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Why the issue of abortion is still the preeminent priority

It is the belief of this pro-life leader that those who consider abortion as merely one issue among others see abortion as just that—an issue. They don’t see 60 million dead people.

“It is not Catholic that abortion is the preeminent issue that we face as a world in Catholic social teaching. It is not.”

Bishop Robert McElroy of the Diocese of San Diego boldly declared these words during a heated debate earlier this month at the annual fall meeting of the bishops, held in Baltimore. Since the Supreme Court decision of 1973 that imposed legalized abortion on the entire nation, one would be hard pressed to find any other bishop speak so forcefully against the decades-long position of the United States Conference of Catholic Bishops that abortion is the “preeminent” social justice concern believers should consider when they go to the polls.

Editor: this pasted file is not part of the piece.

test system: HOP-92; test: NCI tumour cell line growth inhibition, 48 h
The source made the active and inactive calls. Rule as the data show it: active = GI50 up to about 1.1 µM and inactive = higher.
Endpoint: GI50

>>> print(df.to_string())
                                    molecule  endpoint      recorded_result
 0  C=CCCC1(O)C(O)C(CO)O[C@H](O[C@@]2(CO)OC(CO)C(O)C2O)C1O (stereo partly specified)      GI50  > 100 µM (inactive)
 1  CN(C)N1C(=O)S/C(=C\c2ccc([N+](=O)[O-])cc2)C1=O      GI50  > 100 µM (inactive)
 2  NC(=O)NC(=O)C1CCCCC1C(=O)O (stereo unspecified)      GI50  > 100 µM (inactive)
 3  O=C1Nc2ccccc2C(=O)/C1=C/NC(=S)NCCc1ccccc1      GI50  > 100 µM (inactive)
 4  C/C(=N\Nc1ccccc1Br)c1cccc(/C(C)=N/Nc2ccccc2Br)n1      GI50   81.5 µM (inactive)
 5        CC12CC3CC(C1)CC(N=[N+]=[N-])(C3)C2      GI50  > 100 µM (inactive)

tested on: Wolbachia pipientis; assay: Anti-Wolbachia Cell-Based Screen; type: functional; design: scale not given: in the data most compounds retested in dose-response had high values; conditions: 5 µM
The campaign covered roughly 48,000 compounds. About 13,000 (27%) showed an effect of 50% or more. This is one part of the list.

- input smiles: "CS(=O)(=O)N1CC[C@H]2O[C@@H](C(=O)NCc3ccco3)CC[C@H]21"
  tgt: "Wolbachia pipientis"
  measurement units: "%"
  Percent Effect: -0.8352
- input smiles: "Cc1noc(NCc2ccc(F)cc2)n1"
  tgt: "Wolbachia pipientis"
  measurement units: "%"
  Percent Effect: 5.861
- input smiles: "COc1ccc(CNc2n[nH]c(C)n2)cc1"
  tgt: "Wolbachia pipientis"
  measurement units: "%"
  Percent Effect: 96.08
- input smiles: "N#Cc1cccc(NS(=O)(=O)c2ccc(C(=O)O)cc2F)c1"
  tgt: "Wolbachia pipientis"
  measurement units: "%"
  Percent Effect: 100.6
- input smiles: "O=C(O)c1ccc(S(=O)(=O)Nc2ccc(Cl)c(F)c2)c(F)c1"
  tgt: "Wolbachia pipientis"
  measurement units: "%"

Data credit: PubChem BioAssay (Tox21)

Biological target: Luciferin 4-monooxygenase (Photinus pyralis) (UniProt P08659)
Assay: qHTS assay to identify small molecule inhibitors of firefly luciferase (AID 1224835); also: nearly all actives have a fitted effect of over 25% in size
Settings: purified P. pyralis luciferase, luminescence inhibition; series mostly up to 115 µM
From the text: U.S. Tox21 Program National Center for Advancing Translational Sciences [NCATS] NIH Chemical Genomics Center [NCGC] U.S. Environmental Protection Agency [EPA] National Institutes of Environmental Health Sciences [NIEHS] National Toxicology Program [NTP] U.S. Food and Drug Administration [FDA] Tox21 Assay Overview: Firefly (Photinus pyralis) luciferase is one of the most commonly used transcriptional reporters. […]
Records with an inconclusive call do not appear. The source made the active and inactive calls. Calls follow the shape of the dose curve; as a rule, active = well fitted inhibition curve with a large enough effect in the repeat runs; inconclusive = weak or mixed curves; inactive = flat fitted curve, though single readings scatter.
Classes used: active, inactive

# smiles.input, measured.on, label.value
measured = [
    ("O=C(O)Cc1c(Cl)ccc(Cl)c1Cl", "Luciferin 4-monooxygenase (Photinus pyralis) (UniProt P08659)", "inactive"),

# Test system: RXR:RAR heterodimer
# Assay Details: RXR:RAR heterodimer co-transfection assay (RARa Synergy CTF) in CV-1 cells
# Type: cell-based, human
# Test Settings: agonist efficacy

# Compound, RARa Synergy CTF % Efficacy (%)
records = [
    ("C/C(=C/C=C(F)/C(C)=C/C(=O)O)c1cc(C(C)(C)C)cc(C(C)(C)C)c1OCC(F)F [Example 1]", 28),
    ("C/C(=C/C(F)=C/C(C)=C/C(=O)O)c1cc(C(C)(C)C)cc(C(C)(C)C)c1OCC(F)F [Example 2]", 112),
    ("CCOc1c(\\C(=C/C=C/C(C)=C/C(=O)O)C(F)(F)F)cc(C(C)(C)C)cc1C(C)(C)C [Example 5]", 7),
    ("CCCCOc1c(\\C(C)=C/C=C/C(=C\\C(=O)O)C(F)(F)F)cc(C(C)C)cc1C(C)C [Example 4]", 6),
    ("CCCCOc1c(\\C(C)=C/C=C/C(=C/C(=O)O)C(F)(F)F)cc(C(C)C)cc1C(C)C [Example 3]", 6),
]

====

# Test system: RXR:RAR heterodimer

McElroy made his comment when amendments were considered to a letter that would accompany the 2015 document Forming Consciences for Faithful Citizenship (FC), the primary text of the USCCB on Catholic political responsibility. The treatise is meant to provide guidance on how Catholics should apply the Church’s social thought when they go to the polls. FC teaches that of all the social injustices of which Catholics need to be concerned “abortion remains our preeminent priority.” Debate was stirred when Cardinal Blaise Cupich strongly proposed that paragraph 101 of Pope Francis’ 2018 apostolic exhortation Gaudete et exsultate be included in its entirety. That paragraph reads:

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